Microsoft has also made a strong case for XP Media Center Edition (XP MCE), which is now bundled on a variety of machines from several PC makers. At CES, Microsoft will announce more hardware partners and two partners—Alienware and Toshiba—that will soon offer Microsoft's innovative digital-media-oriented XP version on high-end desktop replacement laptops aimed at enthusiasts and power users. Let's hope the next step is a standalone XP MCE version that any XP user can purchase. Regardless, digital video recording (DVR) is here to stay and is a natural for PC and consumer electronics integration. Microsoft will also announce several initiatives surrounding its Windows Powered Smart Displays, including more hardware partners and interestingly alternative uses for the devices, such as controlling home-automation equipment.
Other trends that will likely go mainstream in 2003 include DVD moviemaking and data backup and High-Performance Media Access Technology (HighMAT) CD-content creation. And new hard disk-based portable video devices will probably do for digital video what SONICblue's Rio and Apple's iPod did for MP3 audio.
Macworld—What's Ahead for the Mac?
The Mac side of the picture is a little more uncertain. Historically, Apple gives few preshow clues about the products and services CEO Steve Jobs intends to discuss during his highly anticipated keynote address, and this year is no different. However, the company recently released an update to iCal (version 1.0.2) and the final version of iSync, both of which are free. I'll review both products soon. (The short version: iCal 1.0.1 was so buggy that Apple quickly released version 1.0.2, but iSync is a master work that offers seamless integration among your Mac's address book, iCal calendars, .Mac account, Palm OS-based PDA, iPod, and various Bluetooth-based cell phones.)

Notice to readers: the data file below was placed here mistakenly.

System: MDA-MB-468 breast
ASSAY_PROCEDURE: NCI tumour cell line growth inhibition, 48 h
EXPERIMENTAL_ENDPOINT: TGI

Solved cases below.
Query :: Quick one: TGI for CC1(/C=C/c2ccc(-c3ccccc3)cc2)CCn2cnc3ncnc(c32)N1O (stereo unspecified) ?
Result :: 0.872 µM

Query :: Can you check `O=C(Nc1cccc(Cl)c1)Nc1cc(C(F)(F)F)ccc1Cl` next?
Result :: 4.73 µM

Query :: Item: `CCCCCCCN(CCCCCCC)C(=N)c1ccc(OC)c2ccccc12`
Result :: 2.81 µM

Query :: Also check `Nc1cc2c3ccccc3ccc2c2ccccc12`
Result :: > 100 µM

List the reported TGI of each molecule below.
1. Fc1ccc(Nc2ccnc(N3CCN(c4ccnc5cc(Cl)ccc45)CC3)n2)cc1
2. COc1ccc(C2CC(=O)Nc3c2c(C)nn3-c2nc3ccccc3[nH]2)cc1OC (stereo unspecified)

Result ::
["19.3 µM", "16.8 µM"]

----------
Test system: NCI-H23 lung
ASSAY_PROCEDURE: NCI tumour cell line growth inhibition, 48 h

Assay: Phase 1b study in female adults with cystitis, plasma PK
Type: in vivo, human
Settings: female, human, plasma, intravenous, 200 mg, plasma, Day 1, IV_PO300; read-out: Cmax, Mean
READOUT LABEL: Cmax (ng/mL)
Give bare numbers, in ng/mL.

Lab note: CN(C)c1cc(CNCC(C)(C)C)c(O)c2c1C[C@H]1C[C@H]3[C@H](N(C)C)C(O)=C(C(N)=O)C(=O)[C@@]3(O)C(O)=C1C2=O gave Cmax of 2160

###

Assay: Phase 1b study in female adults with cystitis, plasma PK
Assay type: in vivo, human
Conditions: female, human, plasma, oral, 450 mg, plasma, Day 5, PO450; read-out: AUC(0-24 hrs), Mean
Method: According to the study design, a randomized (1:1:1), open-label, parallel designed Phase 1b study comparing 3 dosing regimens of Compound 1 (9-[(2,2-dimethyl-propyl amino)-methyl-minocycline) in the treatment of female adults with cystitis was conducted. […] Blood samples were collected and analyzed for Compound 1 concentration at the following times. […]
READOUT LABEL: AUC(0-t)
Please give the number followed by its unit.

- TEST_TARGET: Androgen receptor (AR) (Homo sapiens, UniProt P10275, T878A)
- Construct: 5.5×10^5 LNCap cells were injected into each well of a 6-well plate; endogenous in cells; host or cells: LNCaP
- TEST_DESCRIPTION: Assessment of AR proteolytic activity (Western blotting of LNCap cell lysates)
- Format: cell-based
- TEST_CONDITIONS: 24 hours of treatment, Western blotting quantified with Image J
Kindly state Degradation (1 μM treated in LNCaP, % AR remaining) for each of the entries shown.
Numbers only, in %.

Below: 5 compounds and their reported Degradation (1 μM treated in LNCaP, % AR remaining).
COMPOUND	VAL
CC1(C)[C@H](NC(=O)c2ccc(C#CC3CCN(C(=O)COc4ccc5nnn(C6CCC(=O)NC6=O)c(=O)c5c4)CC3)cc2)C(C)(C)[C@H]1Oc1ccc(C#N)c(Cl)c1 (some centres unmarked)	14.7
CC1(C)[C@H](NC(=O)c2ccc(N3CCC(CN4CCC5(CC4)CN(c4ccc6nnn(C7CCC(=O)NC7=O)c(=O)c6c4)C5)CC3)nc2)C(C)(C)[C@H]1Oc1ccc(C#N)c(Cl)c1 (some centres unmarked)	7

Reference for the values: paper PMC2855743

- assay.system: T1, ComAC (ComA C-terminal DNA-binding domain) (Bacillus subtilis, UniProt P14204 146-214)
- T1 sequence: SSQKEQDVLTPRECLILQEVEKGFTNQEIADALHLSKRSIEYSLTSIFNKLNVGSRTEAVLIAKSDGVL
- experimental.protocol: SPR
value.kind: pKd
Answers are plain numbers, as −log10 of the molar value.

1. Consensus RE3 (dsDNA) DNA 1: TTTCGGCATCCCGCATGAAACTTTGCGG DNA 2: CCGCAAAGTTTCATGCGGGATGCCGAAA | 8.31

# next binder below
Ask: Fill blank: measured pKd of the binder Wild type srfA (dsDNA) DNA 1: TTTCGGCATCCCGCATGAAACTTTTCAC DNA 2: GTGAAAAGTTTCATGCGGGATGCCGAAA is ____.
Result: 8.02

As I write this commentary, a lot of rumors are floating around about Jobs's keynote address, but little concrete information is available. For example, Apple might begin to charge for certain "iApp" (e.g., iMovie, iDVD, iPhoto) upgrades in 2003, and the company is expected to offer a second digital appliance to accompany its successful iPod.
But a larger concern for Apple and its fans is the success of Apple's "Switch" campaign and retail stores, both of which Apple designed to increase consumer awareness of its brand and product lines, and, the company hoped, to snag some market share from the Windows juggernaut. Although Jobs's spin will be interesting, some facts remain: As 2002 ended, Apple had sold fewer computers than the previous year and dramatically fewer than 2 years ago. The company's most recent quarter resulted in a financial loss, and Apple's market share has fallen in the 6 months since the "Switch" campaign started. None of these results mean that Apple is doomed—the company has more than $4 billion in cash and fiercely loyal users—but its recent high-profile initiatives and new products such as the flat-panel iMac appear to have had little effect on the bottom line. In 2003, Apple will have to sell more machines and appeal to a wider range of users if the company hopes to remain viable.
But Wait—There's More